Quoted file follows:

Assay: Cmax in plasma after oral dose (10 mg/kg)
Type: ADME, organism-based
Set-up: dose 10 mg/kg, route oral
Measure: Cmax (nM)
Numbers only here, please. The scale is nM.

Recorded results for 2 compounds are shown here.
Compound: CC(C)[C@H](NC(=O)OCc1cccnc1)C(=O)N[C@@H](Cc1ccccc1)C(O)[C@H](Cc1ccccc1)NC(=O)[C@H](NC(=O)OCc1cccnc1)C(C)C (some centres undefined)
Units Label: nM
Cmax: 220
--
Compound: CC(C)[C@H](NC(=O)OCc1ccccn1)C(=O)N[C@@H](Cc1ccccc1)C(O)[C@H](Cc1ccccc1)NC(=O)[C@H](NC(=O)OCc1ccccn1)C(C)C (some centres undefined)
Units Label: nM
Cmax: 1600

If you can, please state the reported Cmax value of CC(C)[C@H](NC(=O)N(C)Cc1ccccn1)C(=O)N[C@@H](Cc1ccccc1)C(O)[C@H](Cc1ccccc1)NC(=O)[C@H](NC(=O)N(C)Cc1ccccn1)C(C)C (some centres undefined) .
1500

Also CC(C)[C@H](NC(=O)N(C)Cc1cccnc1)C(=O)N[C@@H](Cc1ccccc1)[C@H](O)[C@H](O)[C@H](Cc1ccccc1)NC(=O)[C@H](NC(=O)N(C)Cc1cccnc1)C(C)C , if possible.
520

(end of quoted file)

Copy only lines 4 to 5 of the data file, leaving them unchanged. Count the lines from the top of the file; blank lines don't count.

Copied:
Measure: Cmax (nM)
Numbers only here, please. The scale is nM.